Tuesday, 9 December 2014

A candle was lit

'Lily my flower'
Her Grandmother who'd named her that
Had been called to God

Now everyone wept
Lily and the congregation
At the funeral

Some words were spoken
The congregation sang hymns
It was Lily's turn

A candle was lit
And Lily carried it up
To say her goodbye

She didn't look sad
As she thought of her grandma
For she was smiling

Image found at www.rubensalazarproject.co,


  1. Heart wrenching but wonderfully constructed

  2. Parents are so much harder to lose (at any age) than Grandparents. I'm sure as a child Lily has more of spiritual view on the whole death and dying experience than we would. Lovely haiku.

  3. Good read, O.E. Children may accept death and dying easier than adults. Our five-year-old KP wanted to make sure of the details were certain. Then after hearing that she was right about Doggie Heaven she cheered up completely.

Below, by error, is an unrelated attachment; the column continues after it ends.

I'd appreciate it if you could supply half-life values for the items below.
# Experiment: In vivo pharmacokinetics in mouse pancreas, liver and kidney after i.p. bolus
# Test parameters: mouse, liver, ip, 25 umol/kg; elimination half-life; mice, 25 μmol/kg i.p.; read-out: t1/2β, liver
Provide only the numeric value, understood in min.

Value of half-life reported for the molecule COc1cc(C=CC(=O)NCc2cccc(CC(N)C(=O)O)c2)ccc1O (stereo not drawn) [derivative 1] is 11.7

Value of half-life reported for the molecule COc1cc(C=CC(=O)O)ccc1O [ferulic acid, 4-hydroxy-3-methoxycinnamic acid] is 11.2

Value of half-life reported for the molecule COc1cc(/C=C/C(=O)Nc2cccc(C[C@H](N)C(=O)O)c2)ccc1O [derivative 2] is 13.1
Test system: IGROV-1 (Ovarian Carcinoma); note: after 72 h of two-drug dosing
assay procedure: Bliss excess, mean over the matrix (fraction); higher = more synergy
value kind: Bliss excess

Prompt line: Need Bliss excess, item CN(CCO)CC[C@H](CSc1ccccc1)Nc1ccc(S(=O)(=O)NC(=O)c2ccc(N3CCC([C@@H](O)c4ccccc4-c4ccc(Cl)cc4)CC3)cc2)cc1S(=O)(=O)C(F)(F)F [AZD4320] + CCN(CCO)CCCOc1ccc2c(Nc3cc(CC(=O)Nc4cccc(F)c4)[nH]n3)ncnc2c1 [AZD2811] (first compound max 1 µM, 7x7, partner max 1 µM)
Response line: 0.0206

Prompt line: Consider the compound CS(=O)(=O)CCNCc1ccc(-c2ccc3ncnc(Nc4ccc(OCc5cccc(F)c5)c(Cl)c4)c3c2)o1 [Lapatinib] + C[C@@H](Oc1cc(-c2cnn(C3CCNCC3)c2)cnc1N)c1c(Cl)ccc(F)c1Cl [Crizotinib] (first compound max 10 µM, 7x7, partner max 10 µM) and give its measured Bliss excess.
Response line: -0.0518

4. This was beautiful, Old Egg! Children do have a much better approach to the realities of living and dying, once explained to them. Most certainly they mourn the loss of loved ones, but they don't view death with the morbidity that we do as adults. Lily carried warm thoughts of her grandmother, and in doing so smiled. That is as it should be, good memories to fill the heart. Beautiful post for Two Shoes Tuesday, thank you, Old Egg!

  5. Lily knows the essence - she was thinking of all the love. So beautiful, Robin.

  6. This made me cry. Of all of your poems, this is my favourite. Peace,

  7. Beautifully expressed.
    So true.
    Soul never dies. Her grandma must have seen the candle meant for her...

  8. Children are of much wiser than the adults around them.